Q: How do you work with the Company?
A: I purchase food weekly and have it onsite for my client base. It is a little like the “Avon lady.” Customers call in advance and let me know when they would like to come by and what they’d like to pick up; we arrange a suitable time for both parties. I try to have stock available, as I get to know the regular pattern of each dog’s ‘restocking’ time. To date over 50 people purchase food for their dogs through me.
Q: Tell us how to contact you if interested in your Company.
A: I have recently created a website, http://www.yourdogsdinner.ca.
Q: Tell us about your blog.
A: My blog is http://www.wiganspack.com. It details my ‘day’ job and is now a link to the food, the customers and a large part of my community. “From Ash’s View,” is a part where I write through my dog’s perspective. I found it a fun way to tell about the dogs I spend the day with and some of their thoughts and adventures. I am inspired by people whose dogs I have cared for. I also realize that many people love reading about their own pet and the other’s that are out and about with them.
Afterthought from Ann:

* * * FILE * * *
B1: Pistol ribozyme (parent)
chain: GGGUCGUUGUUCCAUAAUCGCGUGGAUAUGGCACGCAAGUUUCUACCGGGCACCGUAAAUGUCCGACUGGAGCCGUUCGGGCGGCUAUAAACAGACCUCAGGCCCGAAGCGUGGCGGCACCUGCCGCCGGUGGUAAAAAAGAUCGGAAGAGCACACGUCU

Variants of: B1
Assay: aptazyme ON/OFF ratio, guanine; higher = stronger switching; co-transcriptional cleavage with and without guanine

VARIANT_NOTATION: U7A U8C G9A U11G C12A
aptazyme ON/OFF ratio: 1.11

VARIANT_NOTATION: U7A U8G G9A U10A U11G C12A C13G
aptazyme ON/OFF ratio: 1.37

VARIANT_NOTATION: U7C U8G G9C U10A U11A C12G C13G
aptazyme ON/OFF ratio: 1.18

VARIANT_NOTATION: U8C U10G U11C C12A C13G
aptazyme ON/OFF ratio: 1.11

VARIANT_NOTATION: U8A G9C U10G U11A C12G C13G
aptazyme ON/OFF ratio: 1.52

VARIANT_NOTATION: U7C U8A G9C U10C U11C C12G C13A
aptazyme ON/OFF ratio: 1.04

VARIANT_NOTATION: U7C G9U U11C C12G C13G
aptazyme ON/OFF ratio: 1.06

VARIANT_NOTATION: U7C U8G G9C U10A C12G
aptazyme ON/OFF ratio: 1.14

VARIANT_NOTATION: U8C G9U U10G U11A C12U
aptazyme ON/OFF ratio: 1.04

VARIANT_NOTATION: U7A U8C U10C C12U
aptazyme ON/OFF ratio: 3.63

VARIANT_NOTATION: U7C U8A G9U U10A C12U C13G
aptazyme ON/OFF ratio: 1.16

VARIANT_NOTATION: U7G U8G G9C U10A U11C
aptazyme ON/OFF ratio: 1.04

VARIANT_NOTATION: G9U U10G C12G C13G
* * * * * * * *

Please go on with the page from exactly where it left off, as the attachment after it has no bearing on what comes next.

Thanks to an old country vet that told my mother to pull out her spaghetti pot and make up food for my dog Prince who had been so sick on canned dog food, as we all feel that is why he lived so long. I began feeding Wigan that way. That was sixteen years ago. At that time my vet clinic was teaching classes on Saturday’s on how to cook for your dog. I have watched the progression of people seeing the value of feeding their dog as they would have eaten themselves if left to their own devices. Since those days, the demand has been that retail stores have put in freezers, and new food producers are springing up monthly trying to make a frozen food product that will surpass their competitors. But more importantly the consumer is also purchasing and feeding human grade quality frozen raw food to their dogs. Dogs used to live to be in their mid-teens when fed table scraps and fending for themselves. The lifespan and health of our dogs has decreased since commercial dry foods were seen as the only way to provide a meal.